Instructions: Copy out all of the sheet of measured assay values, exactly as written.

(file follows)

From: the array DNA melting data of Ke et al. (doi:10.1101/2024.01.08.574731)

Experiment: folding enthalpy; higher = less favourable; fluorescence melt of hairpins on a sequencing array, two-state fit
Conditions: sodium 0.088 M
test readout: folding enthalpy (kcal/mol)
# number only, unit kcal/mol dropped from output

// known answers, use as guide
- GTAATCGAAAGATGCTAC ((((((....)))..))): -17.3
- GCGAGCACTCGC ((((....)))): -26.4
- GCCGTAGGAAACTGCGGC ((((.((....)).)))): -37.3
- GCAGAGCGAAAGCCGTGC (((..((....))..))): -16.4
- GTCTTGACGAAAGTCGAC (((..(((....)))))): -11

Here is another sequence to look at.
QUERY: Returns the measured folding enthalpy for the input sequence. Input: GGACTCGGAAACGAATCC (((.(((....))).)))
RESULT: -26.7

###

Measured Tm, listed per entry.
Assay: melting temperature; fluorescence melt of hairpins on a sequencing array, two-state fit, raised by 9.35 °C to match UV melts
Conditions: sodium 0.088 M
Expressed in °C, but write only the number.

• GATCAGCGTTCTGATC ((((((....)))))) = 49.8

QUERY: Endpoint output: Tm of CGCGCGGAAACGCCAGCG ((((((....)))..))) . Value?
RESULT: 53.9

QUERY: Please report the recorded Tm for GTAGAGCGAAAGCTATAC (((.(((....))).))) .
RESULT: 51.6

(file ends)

From: the array DNA melting data of Ke et al. (doi:10.1101/2024.01.08.574731)

Experiment: folding enthalpy; higher = less favourable; fluorescence melt of hairpins on a sequencing array, two-state fit
Conditions: sodium 0.088 M
test readout: folding enthalpy (kcal/mol)
# number only, unit kcal/mol dropped from output

// known answers, use as guide
- GTAATCGAAAGATGCTAC ((((((....)))..))): -17.3
- GCGAGCACTCGC ((((....)))): -26.4
- GCCGTAGGAAACTGCGGC ((((.((....)).)))): -37.3
- GCAGAGCGAAAGCCGTGC (((..((....))..))): -16.4
- GTCTTGACGAAAGTCGAC (((..(((....)))))): -11

Here is another sequence to look at.
QUERY: Returns the measured folding enthalpy for the input sequence. Input: GGACTCGGAAACGAATCC (((.(((....))).)))
RESULT: -26.7

###

Measured Tm, listed per entry.
Assay: melting temperature; fluorescence melt of hairpins on a sequencing array, two-state fit, raised by 9.35 °C to match UV melts
Conditions: sodium 0.088 M
Expressed in °C, but write only the number.

• GATCAGCGTTCTGATC ((((((....)))))) = 49.8

QUERY: Endpoint output: Tm of CGCGCGGAAACGCCAGCG ((((((....)))..))) . Value?
RESULT: 53.9

QUERY: Please report the recorded Tm for GTAGAGCGAAAGCTATAC (((.(((....))).))) .
RESULT: 51.6